Freeport boys basketball players stretch out at halftime during a Feb. 23 game against Yarmouth in Freeport. Portland Press Herald/Brianna Soukup

The 2020-21 high school basketball season will go down as unusual and memorable for players and coaches alike.

Losing streaks were shattered, dunks were thrown down, and buzzer-beaters were aplenty. While the games had an eerie feel with almost empty gyms and players spaced out, the season had plenty of twists and turns.

“The commitment level from our guys was terrific all season,” said Brunswick boys basketball head coach Todd Hanson. “They knew there would be no tournament at the end of the season, but they didn’t show that fact when it came to their effort level.”

The Dragons got a late start to the season, opening Feb. 9.

“We talked a lot about perseverance, and what it means to have an attitude in which you never give up” added Hanson. “From starting 1-4 to finish 6-4, we showed our perseverance.”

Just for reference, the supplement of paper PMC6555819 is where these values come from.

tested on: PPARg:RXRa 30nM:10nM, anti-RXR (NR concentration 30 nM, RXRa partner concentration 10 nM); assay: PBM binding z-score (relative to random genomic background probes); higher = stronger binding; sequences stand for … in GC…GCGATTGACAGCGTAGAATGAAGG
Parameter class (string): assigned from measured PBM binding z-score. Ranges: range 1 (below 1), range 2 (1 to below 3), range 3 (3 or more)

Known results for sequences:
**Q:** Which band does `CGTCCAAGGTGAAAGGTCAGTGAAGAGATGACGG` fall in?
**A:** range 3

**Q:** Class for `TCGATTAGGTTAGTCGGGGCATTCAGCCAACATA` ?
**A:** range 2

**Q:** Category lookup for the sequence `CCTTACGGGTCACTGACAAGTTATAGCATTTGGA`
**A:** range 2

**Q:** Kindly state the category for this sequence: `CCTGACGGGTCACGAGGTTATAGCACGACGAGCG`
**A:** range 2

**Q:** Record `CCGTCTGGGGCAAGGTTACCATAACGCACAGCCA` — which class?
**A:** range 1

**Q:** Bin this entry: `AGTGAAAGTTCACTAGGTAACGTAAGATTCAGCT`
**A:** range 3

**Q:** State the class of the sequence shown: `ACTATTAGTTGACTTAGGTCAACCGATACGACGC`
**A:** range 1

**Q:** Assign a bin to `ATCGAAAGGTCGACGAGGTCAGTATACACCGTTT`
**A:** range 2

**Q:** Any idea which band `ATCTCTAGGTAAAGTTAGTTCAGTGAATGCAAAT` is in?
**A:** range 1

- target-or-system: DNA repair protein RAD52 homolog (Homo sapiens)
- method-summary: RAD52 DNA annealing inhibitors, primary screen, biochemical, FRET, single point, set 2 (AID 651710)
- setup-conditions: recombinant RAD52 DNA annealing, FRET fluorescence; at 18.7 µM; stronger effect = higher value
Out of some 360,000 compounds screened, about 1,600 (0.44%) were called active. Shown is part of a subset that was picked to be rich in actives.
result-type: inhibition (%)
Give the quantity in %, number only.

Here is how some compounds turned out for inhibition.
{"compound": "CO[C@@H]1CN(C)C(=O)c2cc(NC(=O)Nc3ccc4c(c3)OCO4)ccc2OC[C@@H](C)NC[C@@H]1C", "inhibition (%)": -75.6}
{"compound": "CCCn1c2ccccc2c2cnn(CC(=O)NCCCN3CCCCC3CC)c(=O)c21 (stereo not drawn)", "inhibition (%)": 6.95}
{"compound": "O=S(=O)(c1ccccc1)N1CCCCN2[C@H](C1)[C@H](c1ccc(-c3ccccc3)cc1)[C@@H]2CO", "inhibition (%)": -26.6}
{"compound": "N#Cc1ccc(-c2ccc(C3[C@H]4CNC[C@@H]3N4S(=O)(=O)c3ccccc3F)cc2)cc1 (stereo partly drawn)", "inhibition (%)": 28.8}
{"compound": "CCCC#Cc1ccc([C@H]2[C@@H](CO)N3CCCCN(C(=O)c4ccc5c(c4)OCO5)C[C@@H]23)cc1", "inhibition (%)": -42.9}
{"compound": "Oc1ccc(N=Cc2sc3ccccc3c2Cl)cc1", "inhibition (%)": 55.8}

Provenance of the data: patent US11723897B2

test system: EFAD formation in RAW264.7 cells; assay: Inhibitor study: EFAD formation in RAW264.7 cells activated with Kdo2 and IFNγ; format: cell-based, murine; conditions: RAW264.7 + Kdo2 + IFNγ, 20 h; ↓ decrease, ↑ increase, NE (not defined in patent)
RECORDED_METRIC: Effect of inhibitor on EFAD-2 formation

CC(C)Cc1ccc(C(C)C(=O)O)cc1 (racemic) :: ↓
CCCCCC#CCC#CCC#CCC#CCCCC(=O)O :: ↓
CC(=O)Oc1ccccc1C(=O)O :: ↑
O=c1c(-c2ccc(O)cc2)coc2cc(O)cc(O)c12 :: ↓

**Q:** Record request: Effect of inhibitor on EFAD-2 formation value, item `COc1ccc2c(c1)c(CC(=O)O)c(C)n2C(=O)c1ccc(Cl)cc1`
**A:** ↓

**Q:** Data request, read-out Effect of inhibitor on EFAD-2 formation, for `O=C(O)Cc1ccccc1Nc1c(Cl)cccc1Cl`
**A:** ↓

While coaches understood the COVID-19 safety protocols that were put into place, Morse girls basketball coach Jeannine Paradis said she wished she had more time with her team this season.

And with good reason: The Shipbuilders snapped a 46-game losing streak — which stretched over three seasons — with a victory over Lincoln Academy on Feb. 15.

“The beginning of skills and drills was just a long process,” said Paradis, who wrapped up her second season at Morse. “I just wish we had more time together to work on in-game situations. … All of the hard work that we had put in during practice paid off, and we played a complete game of basketball,” added Paradis. “While we’re just getting started, that was a great moment and the highlight of our season.”

The Shipbuilders finished 1-10.

Both the players and coaches around the Midcoast adapted quickly to the new environment. 

“It took us a little while to adapt to all of the protocols and guidelines, rules, and regulations,” said Morse boys head coach Chris York, who took over this season for the retired Tom Maines. “I definitely thought the kids in the program did a great job of staying engaged, staying positive and keeping great energy.”